I recount my day in exaggerated details. Suddenly when I tell my sister about that meeting I had, I say the words I *should* have said at the time. She laughs. It’s so much better when I say it out loud after the fact. It’s never funny at the moment. But the story grows in to life and life grows in to reality.
Bob and I sit on the kitchen counters most nights and discuss philosophy and self improvement. Why we chose the kitchen counters, I can only guess. In the kitchen near the knives and scalding faucet that doesn’t run cold water (we really need to fix this), it seems like pondering life’s meaning is more thrilling. Death is all around us! We must embrace life before it’s too late! Or until we get third degree burns.
Then again, maybe we sit on the counters because it’s just closer to the wine.
Writers see life as a series of possible parables. Life is a hyperbole. Casual interactions with office mates become hilarious antidotes, sometimes causing me to chuckle to myself listening to a story nobody else hears. My children provide a series of short essays, poems, and entries in the DSM-5.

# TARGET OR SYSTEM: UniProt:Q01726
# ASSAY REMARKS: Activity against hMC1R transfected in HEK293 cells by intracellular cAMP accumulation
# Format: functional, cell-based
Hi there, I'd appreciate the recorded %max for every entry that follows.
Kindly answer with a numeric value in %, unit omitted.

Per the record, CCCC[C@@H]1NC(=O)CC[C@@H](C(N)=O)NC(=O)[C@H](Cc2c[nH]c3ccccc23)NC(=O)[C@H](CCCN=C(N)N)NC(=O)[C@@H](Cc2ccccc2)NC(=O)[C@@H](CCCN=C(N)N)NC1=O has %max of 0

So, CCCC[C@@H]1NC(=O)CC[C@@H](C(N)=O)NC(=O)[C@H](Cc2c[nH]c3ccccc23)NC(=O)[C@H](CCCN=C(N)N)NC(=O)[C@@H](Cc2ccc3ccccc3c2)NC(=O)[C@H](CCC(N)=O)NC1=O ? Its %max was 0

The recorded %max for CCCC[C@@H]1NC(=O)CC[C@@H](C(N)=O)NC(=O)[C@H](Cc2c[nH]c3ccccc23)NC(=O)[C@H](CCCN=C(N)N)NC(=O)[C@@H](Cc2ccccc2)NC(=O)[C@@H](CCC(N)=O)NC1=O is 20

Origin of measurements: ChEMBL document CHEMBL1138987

Facebook friends ask to hear the story behind vague updates. They reply saying, “Oh, but it would’ve been such a good story.” And then it hits me. WHAT IF I DID THOSE THINGS?
What if I lived my story in real time and not after the fact? What if I made the choice BECAUSE it would be a good story?
People live a year of the bible. They strive for a year of this or that. Why not make the choice, once a day, to live because of the story?
So, Here is it. A year of living for the story.
Every day I will attempt one good “story”. To push myself to try something simply because it’s a good story. And if I’m lucky, perhaps, I’ll write 365 fun tiny stories. And if I’m not? Please employee the crazy lady in the back of the office because really, she’s highly intelligent and employable and a hard worker, she just had this crazy experiment…